On the small end, you have the 737-700 and A319. With the retirement of the 737-400s (including the combis), the 737-700 has become the airplane for the state of Alaska. Sure, it dips down into the lower 48 with flights to Seattle and Portland, sometimes going beyond, but this airplane does not have ETOPS and has been centered around operating in Alaska. John did mention that the state of Alaska is performing well, even with the big increase in capacity once the combis went away. He did, however, note that they “may have a little more lift” than they want to have, so there could be tweaks. But he told me that if they were to consider a smaller airplane, like the Embraer 175, it would be years away. “We don’t want to have another misstep like we did with the Q400s.” Alaska is a hard operating environment, so it looks like the 737-700 is going to be there for some time.
The A319 on the other hand, is a pretty small fleet that will be used strategically on routes that need more frequency and less capacity on each flight. The A320 fits into this bucket as well. Sure, it’s similar in size to the 737-800, but the A320 has fewer seats overall (and far fewer premium seats until the reconfigurations begin later) plus it has worse range.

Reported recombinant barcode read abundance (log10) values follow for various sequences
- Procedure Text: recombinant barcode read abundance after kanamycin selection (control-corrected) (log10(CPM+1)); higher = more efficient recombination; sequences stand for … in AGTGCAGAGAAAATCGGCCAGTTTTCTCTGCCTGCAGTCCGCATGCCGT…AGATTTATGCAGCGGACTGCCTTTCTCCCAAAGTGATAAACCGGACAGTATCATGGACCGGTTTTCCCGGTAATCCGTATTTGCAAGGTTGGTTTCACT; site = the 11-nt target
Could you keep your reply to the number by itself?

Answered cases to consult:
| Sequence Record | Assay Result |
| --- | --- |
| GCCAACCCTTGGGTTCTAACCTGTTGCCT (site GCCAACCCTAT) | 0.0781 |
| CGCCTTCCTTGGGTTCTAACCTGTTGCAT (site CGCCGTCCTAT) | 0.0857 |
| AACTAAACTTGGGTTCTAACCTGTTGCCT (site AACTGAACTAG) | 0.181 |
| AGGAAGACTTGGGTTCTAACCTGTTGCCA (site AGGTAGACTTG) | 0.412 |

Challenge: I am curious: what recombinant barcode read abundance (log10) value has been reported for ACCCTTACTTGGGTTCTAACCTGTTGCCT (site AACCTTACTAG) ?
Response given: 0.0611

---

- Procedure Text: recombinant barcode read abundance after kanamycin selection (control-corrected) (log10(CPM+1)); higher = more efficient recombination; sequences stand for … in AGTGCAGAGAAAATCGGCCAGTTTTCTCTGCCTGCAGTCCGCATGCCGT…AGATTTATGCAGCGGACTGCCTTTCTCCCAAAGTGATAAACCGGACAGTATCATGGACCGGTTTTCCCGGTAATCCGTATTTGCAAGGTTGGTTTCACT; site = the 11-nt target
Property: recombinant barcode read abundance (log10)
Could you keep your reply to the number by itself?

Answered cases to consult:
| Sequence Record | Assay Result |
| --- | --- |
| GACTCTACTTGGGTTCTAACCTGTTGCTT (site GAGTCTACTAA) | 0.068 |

You can already see where these airplanes are being used in some early schedule changes. This summer, for example, about half the flights between LA and Seattle are on an Airbus. LA to San Francisco is almost entirely Airbus as is San Francisco to Seattle. These are markets that require huge frequencies for the business traveler, so having fewer seats on each flight isn’t a problem. And the flights aren’t all that long, so range isn’t an issue.
The bigger 737s will still be used as the workhorses of the fleet. The -800 will continue to do transcons that don’t have enough demand for the larger -900, it will also fly Hawai’i, and it’ll do intra-West Coast flights as always. The -900 will will have similar missions, but it will focus on those places that need more capacity. Think about markets like New York’s JFK or Newark, places that are space-constrained so Alaska needs to put as many seats on each flight as it can.
That leaves the A321neo. There are only four of these in the fleet, but the good range and high capacity make this ideal for Hawai’i and Washington/National flights. That’s where you can expect to see them flying for the foreseeable future.
So what can we expect to see when the Fall schedule is done? You’ll see the fleets moving around much more aggressively. The A319s and A320s will continue to be good “north-south” airplanes, as John called them. But they will also move into more of the mid-continent markets that don’t have as much demand. They may also do some secondary/tertiary transcon markets, but you won’t see them on the longest legs since their range is restricted, especially flying westbound during the winter. I assume the Airbus flight from SF to Raleigh/Durham is a good example of how far they’d want to stretch this fleet. (As an aside, you might be thinking Seattle-Charleston would be a perfect candidate, but I’ll bet money that never happens. You’re going to fly an Airbus between the two Boeing commercial centers? I think not.)
We’ll learn more of the details at the end of this month, but purple mood-lighting may be coming to an airport near you soon.